While Kristin is on a bit of computer-time sabbatical, some friends are helping out with guest blogging. Here's some suggestions on outdoor swimming ideas from Anne Laufe.
I spend a significant part of my summers searching for good swimming holes. Despite the enormous amount of rain we receive each year in our emerald oasis, finding a perfect place to take a dip isn’t so easy. Over the years, however, I have discovered numerous spots that meet my admittedly high expectations. The days are getting shorter, and the nights a bit cooler, so take my advice and head out soon for one of the spots described below. You won’t be disappointed!
Our dog Alice, a golden retriever/German shepherd mix, loves going to Kelley Point Park, located in far North Portland where the Columbia and Willamette Rivers meet. Although she has webbed feet and looks like a black lab, Alice doesn’t like to swim. But she does love splashing in the water, fetching balls thrown close to shore, and rubbing her wet body in the sand.
Dogs are supposed to be kept on leash in the park, but once on the beach, nobody seems to care.
My kids (ages 11 and 13) and I also enjoy getting in the water here. We stay on the Columbia side of the park, sticking to the idea (maybe a fantasy) that the larger river is less polluted.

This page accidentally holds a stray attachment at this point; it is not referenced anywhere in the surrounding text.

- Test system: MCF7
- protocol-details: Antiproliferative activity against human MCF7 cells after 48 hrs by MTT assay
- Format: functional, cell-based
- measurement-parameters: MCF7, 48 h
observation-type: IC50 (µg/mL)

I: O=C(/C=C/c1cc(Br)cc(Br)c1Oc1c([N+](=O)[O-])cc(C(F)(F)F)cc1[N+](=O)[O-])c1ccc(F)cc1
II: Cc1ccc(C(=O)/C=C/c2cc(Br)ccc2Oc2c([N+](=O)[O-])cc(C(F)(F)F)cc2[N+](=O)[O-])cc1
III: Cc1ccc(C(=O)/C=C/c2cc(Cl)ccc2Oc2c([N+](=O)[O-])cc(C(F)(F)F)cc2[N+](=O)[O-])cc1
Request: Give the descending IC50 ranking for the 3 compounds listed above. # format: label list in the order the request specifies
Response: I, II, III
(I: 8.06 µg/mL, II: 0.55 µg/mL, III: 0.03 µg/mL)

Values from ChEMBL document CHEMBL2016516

After hearing about the Lewisville Regional Park for many years, I finally made it up there last weekend. It’s on the Lewis River in Washington, just north of Battle Ground, about a 40-minute drive from our house in northeast Portland.
The river is beautiful and calm, especially at this time of year when the water is low. The main swimming spot is near the Hemlock parking area. Here you’ll find picnic tables, a sandy beach, bathrooms and a rope swing on the other side of the river.
A quieter place to spend a sunny afternoon is at the end of the road. Kids love jumping off the huge fallen tree and splashing about in the pool below it. If you have water shoes, bring them. The bottom of the river is rocky – and dotted with crayfish.
Strong swimming skills required
One of my favorite close-to-home swimming spots is the Sandy River. We drive south on Crown Point Highway, a mile or two past Tad’s Chicken and Dumplings (a local landmark I have yet to try) and park in one of the pull-outs on the side of the ride. A steep climb takes us down to a narrow sandy beach and the river.
We only swim here late in the summer, because the current is swift and the water cold. But on a hot August day, there’s nothing like the cooling river cascading off of Mt. Hood to cool us off. Lots of people float the Sandy in inner tubes and rafts; we often just lie back and let the water carry us – no water craft required.
Anne Laufe is a freelance writer, parent, and avid school volunteer. Working out with Kristin made her summer backpack trip to the Three Sisters Wilderness Area seem like a walk in the park!